Long story short - I’ve made the shift from Ruby on Rails to Astro for my blog, and the primary push came when my AWS free tier ran its course. With Rails being a dynamic framework, it requires a runtime, and let’s face it: running a static site is more economical and brisker than a Rails application. Astro seemed to be the right fit for this transition, and here I am, eager share my experience.
How I ended up with a blog in Rails?
My association with Ruby on Rails dates back to 2011. Back in the day, Rails was branded as an “opinionated framework”. But as seen it in many contexts, I realized it’s an incredibly adaptable tool, that can fit a lot of scenarios.
When the itch to start a personal blog began, I was torn between WordPress and building something from scratch. I dabbled with WordPress one evening, and to be frank, I found myself lost. It seemed laden with specifics I wasn’t keen on, and mastering them was essential for a streamlined, lightweight blog.
Hugo was another contender. But, navigating its documentation was not a pleasant experience. Really basic stuff was pretty clear, but when customizations were in question - not so much. A simple “hello-world” project later, I was disheartened and reluctant to proceed.
Fed up, I took matters into my own hands and decided that I would just write a small Ruby on Rails app. My mission? Craft a minimalistic blog, aiming for a stellar 100/100 on Google’s Lighthouse. And to be honest I succeded at that.
How I landed on Astro?
The expiration of my AWS free tier was the nudge I needed. With the prospect of shelling out $12 monthly for a t2.micro instance, I was at a crossroads. A cheaper VPS was an alternative, but it dawned on me: why host a blog as a dynamic site when the static route is more feasible?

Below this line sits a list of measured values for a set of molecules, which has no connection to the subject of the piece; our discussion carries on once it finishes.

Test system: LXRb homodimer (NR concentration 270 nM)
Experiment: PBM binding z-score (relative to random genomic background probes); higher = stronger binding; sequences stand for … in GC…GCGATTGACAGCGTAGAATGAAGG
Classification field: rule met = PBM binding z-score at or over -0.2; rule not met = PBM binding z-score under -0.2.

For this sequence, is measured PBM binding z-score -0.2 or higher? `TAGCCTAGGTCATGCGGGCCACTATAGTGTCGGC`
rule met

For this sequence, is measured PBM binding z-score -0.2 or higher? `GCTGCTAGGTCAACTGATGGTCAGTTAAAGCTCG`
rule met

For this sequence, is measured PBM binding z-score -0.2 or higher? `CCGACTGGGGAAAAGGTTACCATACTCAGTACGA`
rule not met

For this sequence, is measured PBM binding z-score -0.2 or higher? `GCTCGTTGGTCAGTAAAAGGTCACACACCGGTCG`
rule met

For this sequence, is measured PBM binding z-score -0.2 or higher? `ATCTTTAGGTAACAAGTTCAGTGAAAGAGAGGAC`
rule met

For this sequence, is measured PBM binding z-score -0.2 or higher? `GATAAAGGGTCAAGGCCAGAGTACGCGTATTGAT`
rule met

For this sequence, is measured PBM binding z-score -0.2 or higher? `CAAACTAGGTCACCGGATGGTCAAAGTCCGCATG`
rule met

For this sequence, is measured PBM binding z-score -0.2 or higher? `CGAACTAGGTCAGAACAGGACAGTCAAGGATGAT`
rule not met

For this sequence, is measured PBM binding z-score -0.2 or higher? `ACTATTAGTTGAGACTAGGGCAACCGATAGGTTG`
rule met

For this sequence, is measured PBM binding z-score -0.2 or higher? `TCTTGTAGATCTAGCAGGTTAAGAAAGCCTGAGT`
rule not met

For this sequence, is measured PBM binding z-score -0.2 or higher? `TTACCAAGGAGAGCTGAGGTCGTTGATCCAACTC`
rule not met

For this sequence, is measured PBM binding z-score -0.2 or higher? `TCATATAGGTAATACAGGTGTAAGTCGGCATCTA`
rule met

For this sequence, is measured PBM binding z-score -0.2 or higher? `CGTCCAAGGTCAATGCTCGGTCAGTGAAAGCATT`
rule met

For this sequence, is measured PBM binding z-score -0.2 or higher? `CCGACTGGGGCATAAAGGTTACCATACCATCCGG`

Astro had been creating some buzz for a while, especially with its ability to produce static HTML, CSS, and minimal JS, that is actually needed. I wanted to learn more about it for a while and it was the perfect opportunity to use it.
How it went with Astro?
The proof is in the pudding, or in this case, the page you’re currently on – it’s powered by Astro.
Astro’s “Getting Started” tutorial is an absolute gem. You can initalize Astro projects with an example app - the very same one referred in the tutorial. It offers a hands-on experience, acquainting you with core Astro concepts such as pages, routing, collections, and layouts. It’s a solid foundation for anyone starting with the framework.
Astro’s guides and manuals are a strong point. They do a great job at breaking down the basics so anyone can understand. When you get to the more advanced topics, it might take a bit more time and thought to grasp everything. But most of the stuff is described one way or another, so you can puzzle things together and make them work.
Working with Astro is easy because of its quick updates, hot reloads are seamless. Clearly, Astro is made for websites and online content. The Astro team has carefully put together tools and extras to help with common website needs. This includes things like sitemaps, RSS feeds, and other useful features that people might not notice at first, but are important for websites.
My migration journey spanned over four short post-work sessions. Notably, one entire session was dedicated to image optimization and adapting my existing articles to the fresh format.
Do I recommend it?
In a heartbeat! For static websites, Astro gets my stamp of approval. I haven’t ventured into SSR territory with it yet, so my opinion may change in the future. Astro strikes a harmonious balance between simplicity and adaptability, making it a top pick for static sites. It’s really sensible compared to many other JS frameworks, it just gets the basics right.